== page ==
UK Housing Markets, Brexit Impact and Other Uncertainties
07 Jan 2019
UK Housing Markets
Property experts believe the prospects for the first quarter of 2019 remain muted, but the price may increase once the Brexit issue is resolved. 2018 was one of the most difficult years for property markets in London that largely remained suffocated due to Brexit and economic uncertainties.
Growth in UK house prices was reported in November 2018 after a five-year low in October. Still, experts believe there are many things to look at - broader economic uncertainties, borrowing costs, and unemployment, before investing.
On average, the prices in London lowered at the rate of 1.7 per cent, and in the east of England, the prices fell by (average) 0.5 per cent in 2018. However, the impact of Brexit is not just visible in the capital city; it is also hurting Ireland's property market, where the prices flat-lined in the last quarter of the year after reporting significant growth.
The property price in Scotland and Wales increased more than the national average, and experts believe the house price will remain flat-lined in the next year and register growth between 0 to 2 per cent.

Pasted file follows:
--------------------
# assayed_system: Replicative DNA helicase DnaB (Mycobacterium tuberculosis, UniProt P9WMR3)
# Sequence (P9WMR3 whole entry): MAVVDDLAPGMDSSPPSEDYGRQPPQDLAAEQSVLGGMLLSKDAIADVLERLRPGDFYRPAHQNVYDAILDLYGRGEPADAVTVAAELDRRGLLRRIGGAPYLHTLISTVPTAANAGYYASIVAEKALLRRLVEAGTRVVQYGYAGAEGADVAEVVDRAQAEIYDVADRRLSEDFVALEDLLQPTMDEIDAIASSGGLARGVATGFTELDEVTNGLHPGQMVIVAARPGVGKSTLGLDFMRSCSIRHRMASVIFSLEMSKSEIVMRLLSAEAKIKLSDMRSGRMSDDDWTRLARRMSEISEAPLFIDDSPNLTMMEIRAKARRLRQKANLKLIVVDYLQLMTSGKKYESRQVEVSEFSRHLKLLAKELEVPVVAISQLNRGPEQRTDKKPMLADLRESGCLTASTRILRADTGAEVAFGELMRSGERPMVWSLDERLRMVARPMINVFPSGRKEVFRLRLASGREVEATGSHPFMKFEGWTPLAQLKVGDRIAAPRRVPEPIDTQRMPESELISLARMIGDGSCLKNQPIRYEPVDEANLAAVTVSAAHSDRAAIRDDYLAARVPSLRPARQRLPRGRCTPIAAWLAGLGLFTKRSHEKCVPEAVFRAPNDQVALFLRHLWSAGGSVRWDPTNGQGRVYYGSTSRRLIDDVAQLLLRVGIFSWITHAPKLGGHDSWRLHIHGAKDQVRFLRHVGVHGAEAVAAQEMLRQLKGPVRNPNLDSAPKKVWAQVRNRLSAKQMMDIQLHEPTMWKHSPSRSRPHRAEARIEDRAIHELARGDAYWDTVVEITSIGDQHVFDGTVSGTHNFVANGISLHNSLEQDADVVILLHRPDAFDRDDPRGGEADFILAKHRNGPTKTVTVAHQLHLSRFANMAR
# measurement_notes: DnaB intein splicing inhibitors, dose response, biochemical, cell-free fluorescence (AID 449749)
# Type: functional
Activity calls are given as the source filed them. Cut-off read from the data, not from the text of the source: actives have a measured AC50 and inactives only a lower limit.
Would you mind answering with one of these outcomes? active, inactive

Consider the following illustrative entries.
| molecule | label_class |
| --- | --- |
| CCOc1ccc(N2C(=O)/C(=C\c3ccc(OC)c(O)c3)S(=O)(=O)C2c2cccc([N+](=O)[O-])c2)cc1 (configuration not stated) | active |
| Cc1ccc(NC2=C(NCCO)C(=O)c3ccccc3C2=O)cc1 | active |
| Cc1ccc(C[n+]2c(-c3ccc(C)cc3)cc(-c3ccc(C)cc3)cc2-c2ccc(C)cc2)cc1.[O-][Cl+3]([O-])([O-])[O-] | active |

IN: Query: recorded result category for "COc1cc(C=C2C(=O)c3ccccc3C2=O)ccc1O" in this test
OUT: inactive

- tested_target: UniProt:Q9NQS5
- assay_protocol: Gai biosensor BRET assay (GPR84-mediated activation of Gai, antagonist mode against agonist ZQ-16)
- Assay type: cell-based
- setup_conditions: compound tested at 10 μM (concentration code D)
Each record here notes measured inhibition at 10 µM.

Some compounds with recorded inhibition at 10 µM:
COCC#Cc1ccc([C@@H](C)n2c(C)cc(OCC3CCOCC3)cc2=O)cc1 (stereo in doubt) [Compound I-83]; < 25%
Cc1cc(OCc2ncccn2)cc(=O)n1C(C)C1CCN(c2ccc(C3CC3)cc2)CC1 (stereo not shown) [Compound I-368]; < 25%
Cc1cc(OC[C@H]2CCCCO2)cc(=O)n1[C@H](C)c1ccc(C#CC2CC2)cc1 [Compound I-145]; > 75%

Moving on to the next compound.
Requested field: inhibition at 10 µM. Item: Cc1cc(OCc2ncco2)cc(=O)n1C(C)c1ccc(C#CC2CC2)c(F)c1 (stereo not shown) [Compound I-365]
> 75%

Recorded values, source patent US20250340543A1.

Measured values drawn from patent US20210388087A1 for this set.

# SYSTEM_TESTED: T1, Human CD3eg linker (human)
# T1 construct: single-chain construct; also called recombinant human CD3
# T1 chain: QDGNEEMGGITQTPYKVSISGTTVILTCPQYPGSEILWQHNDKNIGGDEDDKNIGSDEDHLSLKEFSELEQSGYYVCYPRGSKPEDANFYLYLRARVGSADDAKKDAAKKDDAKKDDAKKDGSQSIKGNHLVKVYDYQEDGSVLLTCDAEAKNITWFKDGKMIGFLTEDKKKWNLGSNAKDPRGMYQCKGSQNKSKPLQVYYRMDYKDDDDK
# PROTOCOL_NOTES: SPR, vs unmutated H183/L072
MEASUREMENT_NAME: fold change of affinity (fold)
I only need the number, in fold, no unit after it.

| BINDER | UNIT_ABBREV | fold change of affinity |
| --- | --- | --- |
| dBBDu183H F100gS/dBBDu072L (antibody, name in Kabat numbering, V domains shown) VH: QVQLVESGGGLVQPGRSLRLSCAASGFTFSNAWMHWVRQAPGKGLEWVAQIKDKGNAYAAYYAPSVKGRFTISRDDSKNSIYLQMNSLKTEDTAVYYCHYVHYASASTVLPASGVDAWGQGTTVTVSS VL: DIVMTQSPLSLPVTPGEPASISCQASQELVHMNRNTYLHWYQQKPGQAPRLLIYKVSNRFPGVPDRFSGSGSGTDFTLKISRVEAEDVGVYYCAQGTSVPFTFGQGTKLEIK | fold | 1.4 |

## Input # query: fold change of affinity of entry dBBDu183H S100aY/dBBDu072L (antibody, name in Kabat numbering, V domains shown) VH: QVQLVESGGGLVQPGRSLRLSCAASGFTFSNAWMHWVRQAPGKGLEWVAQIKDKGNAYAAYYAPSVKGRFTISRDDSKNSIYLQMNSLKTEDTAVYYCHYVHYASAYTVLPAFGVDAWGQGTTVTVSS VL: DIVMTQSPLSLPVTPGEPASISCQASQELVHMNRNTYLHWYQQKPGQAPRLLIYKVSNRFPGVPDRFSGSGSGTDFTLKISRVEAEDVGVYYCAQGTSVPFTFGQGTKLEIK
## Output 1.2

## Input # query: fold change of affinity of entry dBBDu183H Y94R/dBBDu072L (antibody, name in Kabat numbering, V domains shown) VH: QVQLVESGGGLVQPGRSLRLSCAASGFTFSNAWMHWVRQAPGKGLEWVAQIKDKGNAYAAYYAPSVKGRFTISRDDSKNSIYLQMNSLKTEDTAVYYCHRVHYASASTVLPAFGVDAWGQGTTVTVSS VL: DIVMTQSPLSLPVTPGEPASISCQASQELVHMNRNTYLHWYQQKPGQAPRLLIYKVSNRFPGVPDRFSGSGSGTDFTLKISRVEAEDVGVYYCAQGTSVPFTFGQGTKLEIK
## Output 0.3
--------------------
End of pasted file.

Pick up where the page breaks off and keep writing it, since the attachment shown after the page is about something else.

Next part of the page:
Changes in EU Bills and Acts
The UK will leave the EU on 29th March, and several bills and acts will be modified or negotiated, such as the withdrawal act, trade bills, cross-border trade act, immigration bills, environmental bills, etc.
This year will implement a corporation tax on non-UK resident companies on the sale of UK non-residential properties. In addition, bills favouring tenants, such as the Tenant Fees Bills, are under progression, and it is expected to be effective in 2019.
Other Events Affecting Property Markets
Growing population, long-term mortgages, help-to-buy and lack of stock have kept the market attractive to many new buyers. If the uncertainties settle in a few months and if the situation of employment, currently at a 40-year low, continues, it will create scope for higher activities in the housing sector in 2019.
Major events such as stretched affordability, general elections, Brexit, job uncertainties and tax changes are some issues affecting the residential property demands.
The help-to-buy for first-time buyers will end in 2023, and these buyers may also add up to the second home buyers. The pressure on household income is lowering, and the interest rates will grow if the economic conditions improve.
The UK Regional Cities Growth
Some UK towns reported a significant growth in property prices in 2018. These are some of the cities where the starters can look for new homes as the prices are significantly low in comparison. Wales was second in terms of the rise in property price as per Zoopla data, where the price may increase, on average, at the rate of 3.98 per cent.
The list of towns released by Zoopla shows Ryde on the top, where the property growth rate was 10.24 per cent, and the second-highest growth was reported in Smethwick of West Midlands at 9.67 per cent. Many buyers moving to these new regions are looking for good schools and job opportunities to shift.
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